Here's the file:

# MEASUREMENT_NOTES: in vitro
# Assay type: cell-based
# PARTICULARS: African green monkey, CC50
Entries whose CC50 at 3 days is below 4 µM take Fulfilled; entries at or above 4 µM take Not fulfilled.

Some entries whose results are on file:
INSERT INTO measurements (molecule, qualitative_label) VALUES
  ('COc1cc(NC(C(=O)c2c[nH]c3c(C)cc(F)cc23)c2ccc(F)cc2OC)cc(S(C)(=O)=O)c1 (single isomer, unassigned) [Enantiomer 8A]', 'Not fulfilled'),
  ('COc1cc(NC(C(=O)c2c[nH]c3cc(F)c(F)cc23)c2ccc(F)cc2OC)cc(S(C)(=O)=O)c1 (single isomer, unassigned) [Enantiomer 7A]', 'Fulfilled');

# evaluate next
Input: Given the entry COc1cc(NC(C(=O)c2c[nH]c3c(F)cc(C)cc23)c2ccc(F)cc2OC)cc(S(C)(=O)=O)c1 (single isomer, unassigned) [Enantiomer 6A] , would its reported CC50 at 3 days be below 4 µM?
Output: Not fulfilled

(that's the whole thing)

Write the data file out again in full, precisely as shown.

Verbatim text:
# MEASUREMENT_NOTES: in vitro
# Assay type: cell-based
# PARTICULARS: African green monkey, CC50
Entries whose CC50 at 3 days is below 4 µM take Fulfilled; entries at or above 4 µM take Not fulfilled.

Some entries whose results are on file:
INSERT INTO measurements (molecule, qualitative_label) VALUES
  ('COc1cc(NC(C(=O)c2c[nH]c3c(C)cc(F)cc23)c2ccc(F)cc2OC)cc(S(C)(=O)=O)c1 (single isomer, unassigned) [Enantiomer 8A]', 'Not fulfilled'),
  ('COc1cc(NC(C(=O)c2c[nH]c3cc(F)c(F)cc23)c2ccc(F)cc2OC)cc(S(C)(=O)=O)c1 (single isomer, unassigned) [Enantiomer 7A]', 'Fulfilled');

# evaluate next
Input: Given the entry COc1cc(NC(C(=O)c2c[nH]c3c(F)cc(C)cc23)c2ccc(F)cc2OC)cc(S(C)(=O)=O)c1 (single isomer, unassigned) [Enantiomer 6A] , would its reported CC50 at 3 days be below 4 µM?
Output: Not fulfilled